You mention biodiversity - what role did crop diversity specifically play in the lives of farmers and producers that you met during your travels?
We tend to think of inputs as things like fertilizer and other agrochemicals, but the most important input may actually be crop diversity. Diverse food systems—rather than monocultures—tend to be more resilient, especially too high temperatures, too much or too little rain, or pests, diseases, extreme weather events and natural disasters like what we saw recently in places like the Dominican Republic and Puerto Rico after Hurricane Maria.
I was especially excited to see projects focused on crop diversity that were supported by Slow Food International. One of the most interesting is Project DISC - Developing Innovations in School Cultivation - in Uganda. In countries like Uganda, agriculture is often an option of last resort for youth—they feel forced into farming if they do not do well in school or have enough money to go to university. As a result, many young people look down on farming. Project DISC was founded to reignite an interest in and a taste for indigenous foods in Uganda. The project works with Slow Food International to develop school garden projects and to help students recognize the importance of local foods for not only the nutrition they provide, but also for their economic value.
You - and Food Tank - are known for bringing together a wide variety of actors within the food system, can you tell us a bit about this work?
We’re storytellers. We’re researchers. We investigate ideas, practices, anecdotes, from around the world and share the success stories through a variety of formats—research reports, op-eds, articles, Tweets, Instagram and Facebook posts, convening both small events and large Food Tank Summits in cities around the United States.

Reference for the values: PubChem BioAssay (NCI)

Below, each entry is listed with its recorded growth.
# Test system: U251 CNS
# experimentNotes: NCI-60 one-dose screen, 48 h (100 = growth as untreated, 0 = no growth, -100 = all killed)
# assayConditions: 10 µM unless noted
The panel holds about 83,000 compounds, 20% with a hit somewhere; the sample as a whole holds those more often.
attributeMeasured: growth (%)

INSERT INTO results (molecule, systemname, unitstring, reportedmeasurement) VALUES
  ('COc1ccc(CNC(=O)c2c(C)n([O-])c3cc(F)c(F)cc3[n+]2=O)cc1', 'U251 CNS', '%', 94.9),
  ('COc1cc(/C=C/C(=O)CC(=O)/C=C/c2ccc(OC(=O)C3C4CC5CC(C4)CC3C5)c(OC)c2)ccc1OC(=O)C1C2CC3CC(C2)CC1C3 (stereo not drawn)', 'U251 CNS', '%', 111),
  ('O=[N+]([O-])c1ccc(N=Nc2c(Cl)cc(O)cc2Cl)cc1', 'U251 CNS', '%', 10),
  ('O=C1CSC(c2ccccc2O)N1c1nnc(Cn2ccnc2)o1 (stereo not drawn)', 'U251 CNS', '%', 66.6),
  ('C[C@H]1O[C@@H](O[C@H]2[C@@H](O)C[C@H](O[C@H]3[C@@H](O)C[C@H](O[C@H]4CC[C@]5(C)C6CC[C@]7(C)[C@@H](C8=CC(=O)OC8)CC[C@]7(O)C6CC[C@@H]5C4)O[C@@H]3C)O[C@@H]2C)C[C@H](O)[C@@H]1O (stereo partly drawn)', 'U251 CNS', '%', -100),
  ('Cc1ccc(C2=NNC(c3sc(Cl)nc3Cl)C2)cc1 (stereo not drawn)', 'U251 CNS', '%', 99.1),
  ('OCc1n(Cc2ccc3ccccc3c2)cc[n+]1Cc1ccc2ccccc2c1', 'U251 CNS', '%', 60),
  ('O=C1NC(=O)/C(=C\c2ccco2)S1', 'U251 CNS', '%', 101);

In your events, you ask stakeholders to have these “uncomfortable conversations” where they discuss some of the big issues related to food systems - hunger, obesity, poverty, nutrition, food waste, sustainable agriculture and more. Opposing views must make for interesting dialogues.
These conversations are so important because they force dialogue where there hasn’t been a lot of it —nutritionists and scientists don’t often talk to farmers, farmers don’t often get the opportunity to talk to consumers, and so on. These silos need to be broken down. Preaching to the choir hasn’t helped the food system become more sustainable or nourish more people—the only way to start doing that is by breaking down some of the barriers that inhibit real dialogue.
There are many changes needed if the world is going to be able to feed itself in the years to come. Among these: decreasing food waste, providing more support to and acknowledgment of female farmers, expanding urban agriculture, etc. How does conserving and using the crop diversity fit into the big picture?
Crop diversity is a major ingredient in building a more environmentally sustainable, socially just, and economically viable food system—without it, we won’t have the tools we need to survive and thrive.
You’ve said before, “we all need to work together to find solutions that nourish ourselves and protect the planet.” What are the roles of researchers, of investors in sustainable agriculture, or of our readers out there?
I think what’s exciting about being involved in food is that we all have a role to play. At the end of the day, all of us are “eaters” and we all have a chance to make a difference every day. Eaters not only have the opportunity to vote with their forks and wallets, but also their actual votes. And while national policymaking can be important, the most interesting work is being done at the local and regional level, for example, school boards and town councils can wield a lot of power in procuring more diverse and sustainable food sources.
At the end of the day, the food system affects all of us, at every level of society, but we can all play a role in making it better, more sustainable and more equitable. That's the space where Food Tank operates, bringing people together to share success stories so that we can all rise to the challenge of feeding our world into the future.